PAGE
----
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Online Counseling Resource YCMOU ELearning Drive… School of Architecture, Science and Technology Yashwantrao Chavan Maharashtra Open University, Nashik.

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Presentation on theme: "Online Counseling Resource YCMOU ELearning Drive… School of Architecture, Science and Technology Yashwantrao Chavan Maharashtra Open University, Nashik."— Presentation transcript:

1 Online Counseling Resource YCMOU ELearning Drive… School of Architecture, Science and Technology Yashwantrao Chavan Maharashtra Open University, Nashik – 422222, India

2 OC-SEP–SBI081–CP1-04 Introduction Programmes and Courses  SEP–SBI081– U01-CP1

3 School of Science and Technology, Online Counseling Resource… Credits  Academic Inputs by Sonali Alkari Faculty YCMOU Nagpur Centre, Faculty LAD college P.G. D of Biotechnology Research officer Ankur Seeds Pvt Ltd sonalisa_alkari@yahoo.co.in Sonalisaal@rediffmail.com © 2007, YCMOU. All Rights Reserved.

4 School of Science and Technology, Online Counseling Resource… © 2007, YCMOU. All Rights Reserved. How to Use This Resource  Counselor at each study center should use this presentation to deliver lecture of 40-60 minutes during Face-To-Face counseling.  Discussion about students difficulties or tutorial with assignments should follow the lecture for about 40-60 minutes.  Handouts (with 6 slides on each A4 size page) of this presentation should be provided to each student.  Each student should discuss on the discussion forum all the terms which could not be understood. This will improve his writing skills and enhance knowledge level about topics, which shall be immensely useful for end exam.  Appear several times, for all the Self-Tests, available for this course.  Student can use handouts for last minutes preparation just before end exam.

5 School of Science and Technology, Online Counseling Resource… © 2007, YCMOU. All Rights Reserved.5 Learning Objectives After studying this module, you should be able to navigate Genomic databases for  Human,  Mouse,  Yeast and  Other model organisms © 2007, YCMOU. All Rights Reserved.

6 School of Science and Technology, Online Counseling Resource… What is Genome Projects?-1  The major tools and methods related to genomics are bioinformatics, genetic analysis, measurement of gene expression, and determination of gene function.  Genomics appeared in the 1980s and took off in the 1990s with the initiation of genome projects for several species.  Genome projects are scientific endeavors that ultimately aim to determine the complete genome sequence of an organism (be it an animal, a plant, a fungus, a bacterium, an archaean, a protist or a virus). © 2007, YCMOU. All Rights Reserved.

7 School of Science and Technology, Online Counseling Resource… What is Genome Projects?-2  The genome sequence for any organism requires the DNA sequences for each of the chromosomes in an organism to be determined.  For bacteria, which usually have just one chromosome, a genome project will aim to map the sequence of that chromosome.  Humans, with 22 pairs of chromosomes and 2 sex chromosomes, will require 24 separate chromosome sequences in order to represent the completed genome. © 2007, YCMOU. All Rights Reserved.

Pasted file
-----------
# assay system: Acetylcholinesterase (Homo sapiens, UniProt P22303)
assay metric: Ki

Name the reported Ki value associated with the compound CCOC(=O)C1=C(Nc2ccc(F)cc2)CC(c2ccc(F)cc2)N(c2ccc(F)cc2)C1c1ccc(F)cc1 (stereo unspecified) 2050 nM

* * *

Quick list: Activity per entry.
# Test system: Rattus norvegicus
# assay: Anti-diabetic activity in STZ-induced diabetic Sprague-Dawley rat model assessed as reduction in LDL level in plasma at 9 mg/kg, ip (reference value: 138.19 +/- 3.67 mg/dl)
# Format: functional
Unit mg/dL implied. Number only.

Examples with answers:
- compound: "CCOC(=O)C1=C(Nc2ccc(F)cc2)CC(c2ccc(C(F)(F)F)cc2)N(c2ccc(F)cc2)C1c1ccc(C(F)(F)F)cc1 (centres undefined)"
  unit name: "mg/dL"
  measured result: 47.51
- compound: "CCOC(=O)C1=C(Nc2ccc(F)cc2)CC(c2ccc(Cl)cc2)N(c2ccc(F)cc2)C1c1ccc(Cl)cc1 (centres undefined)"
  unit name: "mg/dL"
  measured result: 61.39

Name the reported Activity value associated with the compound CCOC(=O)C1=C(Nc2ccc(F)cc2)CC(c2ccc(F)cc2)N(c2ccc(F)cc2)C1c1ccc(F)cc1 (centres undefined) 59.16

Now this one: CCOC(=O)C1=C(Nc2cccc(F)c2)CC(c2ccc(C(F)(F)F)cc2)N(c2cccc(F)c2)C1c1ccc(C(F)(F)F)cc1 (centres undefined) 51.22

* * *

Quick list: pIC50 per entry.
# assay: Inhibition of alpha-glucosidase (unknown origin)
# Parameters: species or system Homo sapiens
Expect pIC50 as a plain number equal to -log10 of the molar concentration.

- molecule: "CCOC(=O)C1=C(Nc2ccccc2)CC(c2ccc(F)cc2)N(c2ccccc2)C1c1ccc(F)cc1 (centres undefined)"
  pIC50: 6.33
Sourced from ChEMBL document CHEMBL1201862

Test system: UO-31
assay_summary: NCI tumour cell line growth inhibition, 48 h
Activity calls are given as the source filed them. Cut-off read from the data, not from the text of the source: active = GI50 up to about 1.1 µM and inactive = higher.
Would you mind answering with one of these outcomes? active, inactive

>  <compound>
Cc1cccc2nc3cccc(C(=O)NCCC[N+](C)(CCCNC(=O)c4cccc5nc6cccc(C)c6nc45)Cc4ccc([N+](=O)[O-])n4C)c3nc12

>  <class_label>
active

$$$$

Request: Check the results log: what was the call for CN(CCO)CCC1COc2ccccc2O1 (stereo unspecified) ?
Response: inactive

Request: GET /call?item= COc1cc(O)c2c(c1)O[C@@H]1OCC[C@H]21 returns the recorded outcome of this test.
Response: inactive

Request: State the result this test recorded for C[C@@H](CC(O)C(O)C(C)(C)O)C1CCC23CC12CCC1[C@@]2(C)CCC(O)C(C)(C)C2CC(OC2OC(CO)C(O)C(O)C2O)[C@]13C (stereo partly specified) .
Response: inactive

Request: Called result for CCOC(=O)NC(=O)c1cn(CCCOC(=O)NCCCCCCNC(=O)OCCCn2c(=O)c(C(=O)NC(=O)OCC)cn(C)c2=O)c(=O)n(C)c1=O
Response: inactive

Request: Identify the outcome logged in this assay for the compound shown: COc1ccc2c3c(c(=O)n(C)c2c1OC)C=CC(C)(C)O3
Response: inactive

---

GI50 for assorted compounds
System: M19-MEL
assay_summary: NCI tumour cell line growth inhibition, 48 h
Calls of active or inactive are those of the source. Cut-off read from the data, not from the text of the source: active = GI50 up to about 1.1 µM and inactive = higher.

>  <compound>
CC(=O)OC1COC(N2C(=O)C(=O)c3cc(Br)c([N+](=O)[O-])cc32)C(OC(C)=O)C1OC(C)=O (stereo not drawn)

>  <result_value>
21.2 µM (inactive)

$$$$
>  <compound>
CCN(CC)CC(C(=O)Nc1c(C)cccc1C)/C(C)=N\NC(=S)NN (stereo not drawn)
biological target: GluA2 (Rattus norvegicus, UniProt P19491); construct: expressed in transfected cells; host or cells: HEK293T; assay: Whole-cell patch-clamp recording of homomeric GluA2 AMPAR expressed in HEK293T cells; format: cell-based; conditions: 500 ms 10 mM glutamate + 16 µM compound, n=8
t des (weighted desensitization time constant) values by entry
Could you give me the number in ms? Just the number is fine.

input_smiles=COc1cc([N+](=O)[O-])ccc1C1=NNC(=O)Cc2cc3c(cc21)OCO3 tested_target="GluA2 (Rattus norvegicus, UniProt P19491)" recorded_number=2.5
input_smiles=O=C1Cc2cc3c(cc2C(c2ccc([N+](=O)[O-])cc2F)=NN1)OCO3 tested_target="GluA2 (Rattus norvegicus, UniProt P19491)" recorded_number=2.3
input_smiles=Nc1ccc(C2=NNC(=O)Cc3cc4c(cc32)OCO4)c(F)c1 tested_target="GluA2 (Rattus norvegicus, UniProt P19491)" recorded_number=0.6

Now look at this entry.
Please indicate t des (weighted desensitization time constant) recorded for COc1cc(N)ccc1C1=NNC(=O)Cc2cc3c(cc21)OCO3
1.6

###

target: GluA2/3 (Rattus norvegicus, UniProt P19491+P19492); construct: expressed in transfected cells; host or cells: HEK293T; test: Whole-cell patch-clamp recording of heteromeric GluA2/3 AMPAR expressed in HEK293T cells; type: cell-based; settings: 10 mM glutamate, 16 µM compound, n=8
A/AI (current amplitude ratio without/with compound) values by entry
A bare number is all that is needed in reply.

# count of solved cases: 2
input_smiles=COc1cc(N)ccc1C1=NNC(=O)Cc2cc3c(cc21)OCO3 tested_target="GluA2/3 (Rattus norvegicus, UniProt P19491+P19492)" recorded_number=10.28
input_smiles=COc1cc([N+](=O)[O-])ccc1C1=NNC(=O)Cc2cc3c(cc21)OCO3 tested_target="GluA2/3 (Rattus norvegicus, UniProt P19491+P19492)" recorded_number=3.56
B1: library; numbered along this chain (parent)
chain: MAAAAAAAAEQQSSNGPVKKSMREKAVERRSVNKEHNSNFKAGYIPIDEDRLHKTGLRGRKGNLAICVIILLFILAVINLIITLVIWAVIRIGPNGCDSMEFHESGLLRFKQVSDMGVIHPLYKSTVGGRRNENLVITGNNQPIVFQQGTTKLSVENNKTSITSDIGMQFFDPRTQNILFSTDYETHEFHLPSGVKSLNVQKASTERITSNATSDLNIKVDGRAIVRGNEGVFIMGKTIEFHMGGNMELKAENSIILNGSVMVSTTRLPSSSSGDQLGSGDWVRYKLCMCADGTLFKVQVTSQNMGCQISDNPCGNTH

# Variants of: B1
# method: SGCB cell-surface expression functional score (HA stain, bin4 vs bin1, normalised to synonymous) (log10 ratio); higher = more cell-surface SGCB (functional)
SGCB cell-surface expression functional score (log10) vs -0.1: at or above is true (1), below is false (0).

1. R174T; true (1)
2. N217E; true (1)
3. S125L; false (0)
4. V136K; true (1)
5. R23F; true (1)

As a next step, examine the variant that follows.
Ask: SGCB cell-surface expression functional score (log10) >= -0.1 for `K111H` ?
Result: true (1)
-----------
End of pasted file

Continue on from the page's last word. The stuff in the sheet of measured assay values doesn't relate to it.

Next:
8 School of Science and Technology, Online Counseling Resource… Human Genome Project-1  Human Genome Project (HGP) was an international scientific research project with a primary goal to determine the sequence of chemical base pairs which make up DNA and to identify the approximately 25,000 genes of the human genome from both a physical and functional standpoint.  The project began in 1990 initially headed by James D. Watson at the U.S. National institutes of health.  A working draft of the genome was released in 2000 and a complete one in 2003, with further analysis still being published.  A parallel project was conducted by the private company Celera Genomics. © 2007, YCMOU. All Rights Reserved.

9 School of Science and Technology, Online Counseling Resource… Human Genome Project-2  Most of the sequencing was performed in universities and research centers from the United States, Canada and Britain.  The mapping of human genes is an important step in the development of medicines and other aspects of health care.  While the objective of the Human Genome Project is to understand the genetic makeup of the human species, the project also has focused on several other nonhuman organisms such as E.coil, the fruit fly, and the laboratory mouse.  It remains one of the largest single investigational projects in modern science © 2007, YCMOU. All Rights Reserved.

10 School of Science and Technology, Online Counseling Resource… Human Genome Project-3  The sequence of the human DNA is stored in database available to anyone on the internet.  The U.S. National centre for Bioinformatics information (and sister organizations in Europe and Japan) house the gene sequence in a database known as Genbank along with sequences of known and hypothetical genes and proteins.  Other organizations such as the University of California, Santa Cruz, and Ensembl present additional data and annotation and powerful tools for visualizing and searching it.  Computer programs have been developed to analyse the data, because the data themselves are difficult to interpret without such programs. © 2007, YCMOU. All Rights Reserved.